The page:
Dissertation/Thesis Abstract

A comparison of two modes of delivery of an educational intervention to encourage compliance with American College of Obstetrics and Gynecology recommendations regarding the gynecological exam among sorority women
by Umscheid, Dana Marie, Ph.D., Indiana University, 2008, 135; 3324541
Abstract (Summary)

The problem of the study was to investigate what factors influenced participation in regular gynecological examinations among college women in sororities, and to compare two educator types for an educational intervention that potentially could encourage compliance with American College of Obstetrics and Gynecology (ACOG) recommendations.

The research was a mixed-method educational intervention study of 422 sorority women at a large Midwestern University in the Spring semester, 2008. The quantitative component was a nested experimental design with intact groups. Participant pre-test quantitative surveys served as control group data. Intact groups were randomly assigned to associate instructor-versus peer educator-taught groups, and repeated measures were used after the educational intervention presentation. Qualitative measures included open-ended survey questions and student-initiated question-and-answer session.

Initial quantitative analysis included descriptive statistics examining demographic information with t-tests to determine whether the groups were homogenous. The remaining data were analyzed using multiple analyses of variance. The MANOVA examined dependent variables (1) knowledge, (2) attitude toward the gynecological exam, (3) subjective norms, and (4) perceived behavioral control, by the independent variable educator type. Qualitative results were compared thematically.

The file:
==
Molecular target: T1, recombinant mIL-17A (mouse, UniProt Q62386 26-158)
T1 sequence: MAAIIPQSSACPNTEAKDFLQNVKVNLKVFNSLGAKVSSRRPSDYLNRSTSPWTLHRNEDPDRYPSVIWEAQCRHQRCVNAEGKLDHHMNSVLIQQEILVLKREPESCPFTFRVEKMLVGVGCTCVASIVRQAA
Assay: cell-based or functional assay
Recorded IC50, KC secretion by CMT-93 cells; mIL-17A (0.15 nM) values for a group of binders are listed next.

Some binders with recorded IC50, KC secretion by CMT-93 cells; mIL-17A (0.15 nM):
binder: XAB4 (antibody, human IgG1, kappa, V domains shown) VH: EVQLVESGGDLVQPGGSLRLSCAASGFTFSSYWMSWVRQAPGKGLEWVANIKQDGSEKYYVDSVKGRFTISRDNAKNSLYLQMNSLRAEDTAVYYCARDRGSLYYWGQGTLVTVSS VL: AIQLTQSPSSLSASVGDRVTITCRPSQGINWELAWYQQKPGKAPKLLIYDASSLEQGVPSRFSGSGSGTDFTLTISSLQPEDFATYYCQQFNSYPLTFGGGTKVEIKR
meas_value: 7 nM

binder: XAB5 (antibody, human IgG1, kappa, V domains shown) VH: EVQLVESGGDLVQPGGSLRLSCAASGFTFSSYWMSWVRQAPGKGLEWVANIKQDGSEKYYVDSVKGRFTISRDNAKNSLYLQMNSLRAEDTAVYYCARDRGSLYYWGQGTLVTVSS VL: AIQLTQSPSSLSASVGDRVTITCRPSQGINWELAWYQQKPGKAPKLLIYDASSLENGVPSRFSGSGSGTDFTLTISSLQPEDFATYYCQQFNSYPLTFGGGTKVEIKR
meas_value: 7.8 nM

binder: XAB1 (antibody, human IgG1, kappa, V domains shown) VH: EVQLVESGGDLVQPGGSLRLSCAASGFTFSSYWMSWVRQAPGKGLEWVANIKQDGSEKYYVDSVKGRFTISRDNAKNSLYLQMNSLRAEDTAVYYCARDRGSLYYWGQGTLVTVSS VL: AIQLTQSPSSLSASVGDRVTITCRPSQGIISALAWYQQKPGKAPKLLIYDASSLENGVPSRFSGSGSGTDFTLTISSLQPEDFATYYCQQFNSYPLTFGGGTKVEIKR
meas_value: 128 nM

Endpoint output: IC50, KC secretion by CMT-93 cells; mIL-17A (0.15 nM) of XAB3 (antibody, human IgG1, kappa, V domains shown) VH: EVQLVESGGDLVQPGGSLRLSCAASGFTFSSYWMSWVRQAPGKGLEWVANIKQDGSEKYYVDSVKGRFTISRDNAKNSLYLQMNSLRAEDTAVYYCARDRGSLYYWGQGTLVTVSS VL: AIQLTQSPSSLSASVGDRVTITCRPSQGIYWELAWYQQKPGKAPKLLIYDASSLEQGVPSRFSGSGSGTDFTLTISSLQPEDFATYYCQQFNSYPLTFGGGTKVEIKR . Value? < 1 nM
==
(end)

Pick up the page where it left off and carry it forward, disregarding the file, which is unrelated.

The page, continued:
The intervention was effective at improving knowledge, attitudes, subjective norms, and perceived behavioral control regarding the gynecological exam. Peer educators were significantly more effective than an associate instructor at influencing these measures. There was some differentiation on subjective norms between those who had previously had a gynecological exam and those who had not. Qualitative results yielded common perceptions of the exam communicated to and from the participants, as well as advice for healthcare providers, and social acceptability of discussing the gynecological exam.

Recommendations for further study include: a replication of the study using a larger and more diverse sample (e.g., institutional type, ethnicity, and age); a study of gender-based healthcare providers to determine their perceptions of patients' cognitive and affective needs; and a qualitative study to discover women's experiences of the gynecological health screening.

Indexing (document details)
Advisor: Ellis, Nancy T.
Commitee: Lackey, Lara M., Seo, Dong-Chul, Sherwood-Laughlin, Catherine
School: Indiana University
Department: School of Health, Physical Education and Recreation
School Location: United States -- Indiana
Source: DAI-B 69/08, Dissertation Abstracts International
Subjects: Obstetrics, Public health, Health education
Keywords: College women, Educational intervention, Gynecological exam, Gynecology, Peer educators, Reproductive health
Publication Number: 3324541
ISBN: 978-0-549-75593-7
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